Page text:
How do you get someone to pay you back the money they borrowed?

Some of the most gut-wrenching complaints filed with PeopleClaim.com are about money lent to family, friends, or neighbors. Others are written by people who kindly co-signed car loans, student loans, mortgages, even cell-phone plans – and were then left holding the bag.

First, try not to get into that situation. If you’re going to act like a bank…act like a bank. If you wouldn’t be willing to write off  the debt as a dead loss if necessary, then draw up a contract. Make sure the borrower fills in social security info, terms of repayment, means of payment, full legal name, etc. – and signs it in front of a witness. Your bank will often provide notary services free of charge.

If they default, however, there are not many realistic options beyond trying to drag the deadbeat into court. (That’s assuming you can even find them.) So it’s not surprising that people file claims about unpaid loans on PeopleClaim.

Sometimes claims are resolved very quickly, once notice is delivered. Some take longer. One complaint about a personal loan was recently resolved after nearly two years, when the posted claim finally caught up with the respondent.

More often, the debtor is willing to pay but can’t, or at least – not right away.

Then comes the inevitable question to our customer support: “They say they’re going to pay it back but they want me to close the claim first. What should I do?”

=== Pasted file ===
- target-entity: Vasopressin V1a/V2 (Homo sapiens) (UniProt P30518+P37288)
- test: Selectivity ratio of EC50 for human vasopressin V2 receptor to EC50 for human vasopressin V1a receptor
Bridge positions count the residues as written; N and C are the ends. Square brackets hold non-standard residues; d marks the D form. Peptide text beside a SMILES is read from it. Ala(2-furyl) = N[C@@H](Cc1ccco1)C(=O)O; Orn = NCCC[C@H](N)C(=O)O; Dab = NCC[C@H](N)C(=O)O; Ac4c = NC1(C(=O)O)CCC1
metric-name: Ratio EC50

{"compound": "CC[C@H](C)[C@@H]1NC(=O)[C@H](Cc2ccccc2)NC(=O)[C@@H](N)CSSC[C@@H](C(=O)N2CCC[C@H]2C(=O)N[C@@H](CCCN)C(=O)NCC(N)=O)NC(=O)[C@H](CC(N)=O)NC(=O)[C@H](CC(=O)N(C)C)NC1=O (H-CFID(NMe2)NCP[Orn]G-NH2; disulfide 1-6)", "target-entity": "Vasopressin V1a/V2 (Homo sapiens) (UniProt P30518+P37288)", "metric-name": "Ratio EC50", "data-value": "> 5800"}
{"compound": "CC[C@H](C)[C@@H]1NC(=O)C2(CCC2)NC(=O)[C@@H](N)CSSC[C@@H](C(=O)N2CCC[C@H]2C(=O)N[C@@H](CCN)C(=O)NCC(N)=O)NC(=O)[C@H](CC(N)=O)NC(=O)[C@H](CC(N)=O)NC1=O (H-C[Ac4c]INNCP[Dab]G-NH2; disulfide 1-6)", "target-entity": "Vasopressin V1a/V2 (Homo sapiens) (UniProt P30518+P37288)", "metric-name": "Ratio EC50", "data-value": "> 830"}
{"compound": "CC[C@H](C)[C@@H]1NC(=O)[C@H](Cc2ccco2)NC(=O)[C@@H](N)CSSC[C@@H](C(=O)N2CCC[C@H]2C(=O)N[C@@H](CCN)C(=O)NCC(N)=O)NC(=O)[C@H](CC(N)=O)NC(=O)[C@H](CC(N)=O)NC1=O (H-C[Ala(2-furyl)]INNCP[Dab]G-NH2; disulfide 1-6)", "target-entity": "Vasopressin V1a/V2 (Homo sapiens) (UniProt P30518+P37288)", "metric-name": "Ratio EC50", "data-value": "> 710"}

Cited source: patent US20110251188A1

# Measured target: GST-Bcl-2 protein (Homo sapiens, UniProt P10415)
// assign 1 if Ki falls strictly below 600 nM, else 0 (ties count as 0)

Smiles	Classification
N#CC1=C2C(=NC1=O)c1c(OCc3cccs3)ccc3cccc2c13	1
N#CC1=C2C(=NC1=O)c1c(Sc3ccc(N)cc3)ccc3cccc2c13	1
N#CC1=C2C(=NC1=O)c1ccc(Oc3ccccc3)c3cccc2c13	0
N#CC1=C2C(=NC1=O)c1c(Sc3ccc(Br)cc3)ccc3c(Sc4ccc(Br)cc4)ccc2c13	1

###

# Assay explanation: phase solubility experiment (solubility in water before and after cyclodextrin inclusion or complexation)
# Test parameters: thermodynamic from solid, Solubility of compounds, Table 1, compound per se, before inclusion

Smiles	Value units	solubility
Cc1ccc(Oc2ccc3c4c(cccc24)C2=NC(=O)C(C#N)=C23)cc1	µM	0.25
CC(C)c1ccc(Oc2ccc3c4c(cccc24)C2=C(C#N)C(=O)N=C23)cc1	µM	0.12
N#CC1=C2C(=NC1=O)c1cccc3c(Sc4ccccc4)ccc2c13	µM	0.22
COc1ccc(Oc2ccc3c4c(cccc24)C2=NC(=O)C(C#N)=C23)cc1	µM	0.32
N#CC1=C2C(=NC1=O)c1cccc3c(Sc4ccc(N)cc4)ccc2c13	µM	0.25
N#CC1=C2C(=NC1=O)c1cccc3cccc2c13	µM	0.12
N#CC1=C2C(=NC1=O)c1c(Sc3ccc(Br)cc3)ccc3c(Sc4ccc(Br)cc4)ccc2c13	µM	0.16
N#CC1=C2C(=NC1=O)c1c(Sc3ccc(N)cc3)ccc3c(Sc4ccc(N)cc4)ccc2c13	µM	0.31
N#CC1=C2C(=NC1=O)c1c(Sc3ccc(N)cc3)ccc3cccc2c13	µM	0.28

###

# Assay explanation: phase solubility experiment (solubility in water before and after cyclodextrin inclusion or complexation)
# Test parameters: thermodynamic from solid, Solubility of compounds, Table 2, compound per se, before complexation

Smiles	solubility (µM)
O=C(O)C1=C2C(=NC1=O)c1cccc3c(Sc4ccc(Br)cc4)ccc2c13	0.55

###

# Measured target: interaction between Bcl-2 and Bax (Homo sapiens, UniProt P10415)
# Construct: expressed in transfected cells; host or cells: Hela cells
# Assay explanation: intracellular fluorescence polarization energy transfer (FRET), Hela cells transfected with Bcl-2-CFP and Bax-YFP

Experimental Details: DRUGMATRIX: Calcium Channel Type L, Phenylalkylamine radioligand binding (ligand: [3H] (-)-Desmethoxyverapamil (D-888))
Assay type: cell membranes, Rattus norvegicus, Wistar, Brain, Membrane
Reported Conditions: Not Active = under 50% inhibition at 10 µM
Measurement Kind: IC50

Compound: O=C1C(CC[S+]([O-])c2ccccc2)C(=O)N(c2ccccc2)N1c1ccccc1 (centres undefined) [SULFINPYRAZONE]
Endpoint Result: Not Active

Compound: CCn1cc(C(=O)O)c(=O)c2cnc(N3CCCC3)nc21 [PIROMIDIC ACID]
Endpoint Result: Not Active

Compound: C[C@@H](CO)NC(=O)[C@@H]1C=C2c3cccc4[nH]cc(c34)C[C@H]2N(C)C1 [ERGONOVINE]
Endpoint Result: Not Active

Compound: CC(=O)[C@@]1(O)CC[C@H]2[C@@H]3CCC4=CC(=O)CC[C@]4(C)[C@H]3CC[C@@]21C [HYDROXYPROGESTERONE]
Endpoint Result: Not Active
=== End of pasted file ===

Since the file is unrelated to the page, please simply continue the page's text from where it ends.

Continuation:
That’s the easy part.

1)   Memorialize the agreement. Write it all out in the “add information” section on your response page. e.g. “XYZ has agreed to pay me back $5,000 at $500 per month for 10 months. Each payment will be sent by (PayPal, Venmo, Zelle, check, wire, Western Union…whatever!) by the first of the month. If any payment is not received and XYZ hasn’t made arrangements for a later payment, the claim will be re-posted.”

2)   Then either close the claim – knowing you can reopen it if you have to – or extend the posting date. We’ve had posting dates extended for as long as a year while a large invoice was paid off, but there’s really no limit.  If you choose to extend the posting date, make sure that the debtor has responded on the claim so that their “rating” doesn’t continue to degrade, even though the claim isn’t public.

And you’re done. Easier than you thought, right?


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